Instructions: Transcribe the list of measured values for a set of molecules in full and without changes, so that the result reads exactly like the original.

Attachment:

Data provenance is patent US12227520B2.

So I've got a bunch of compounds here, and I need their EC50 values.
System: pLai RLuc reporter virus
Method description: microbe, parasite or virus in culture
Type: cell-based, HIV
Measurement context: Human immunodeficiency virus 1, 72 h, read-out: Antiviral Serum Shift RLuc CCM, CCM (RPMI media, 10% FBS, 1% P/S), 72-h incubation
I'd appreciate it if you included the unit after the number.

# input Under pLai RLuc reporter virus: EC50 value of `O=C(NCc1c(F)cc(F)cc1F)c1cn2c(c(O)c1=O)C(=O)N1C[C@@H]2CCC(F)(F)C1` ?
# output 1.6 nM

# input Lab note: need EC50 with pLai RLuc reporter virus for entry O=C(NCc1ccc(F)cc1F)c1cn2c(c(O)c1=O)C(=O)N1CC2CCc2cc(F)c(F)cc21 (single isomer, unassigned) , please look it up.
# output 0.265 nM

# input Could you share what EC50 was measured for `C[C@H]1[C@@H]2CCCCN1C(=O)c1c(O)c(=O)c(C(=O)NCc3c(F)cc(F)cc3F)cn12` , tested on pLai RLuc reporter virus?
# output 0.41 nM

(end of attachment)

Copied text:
Data provenance is patent US12227520B2.

So I've got a bunch of compounds here, and I need their EC50 values.
System: pLai RLuc reporter virus
Method description: microbe, parasite or virus in culture
Type: cell-based, HIV
Measurement context: Human immunodeficiency virus 1, 72 h, read-out: Antiviral Serum Shift RLuc CCM, CCM (RPMI media, 10% FBS, 1% P/S), 72-h incubation
I'd appreciate it if you included the unit after the number.

# input Under pLai RLuc reporter virus: EC50 value of `O=C(NCc1c(F)cc(F)cc1F)c1cn2c(c(O)c1=O)C(=O)N1C[C@@H]2CCC(F)(F)C1` ?
# output 1.6 nM

# input Lab note: need EC50 with pLai RLuc reporter virus for entry O=C(NCc1ccc(F)cc1F)c1cn2c(c(O)c1=O)C(=O)N1CC2CCc2cc(F)c(F)cc21 (single isomer, unassigned) , please look it up.
# output 0.265 nM

# input Could you share what EC50 was measured for `C[C@H]1[C@@H]2CCCCN1C(=O)c1c(O)c(=O)c(C(=O)NCc3c(F)cc(F)cc3F)cn12` , tested on pLai RLuc reporter virus?
# output 0.41 nM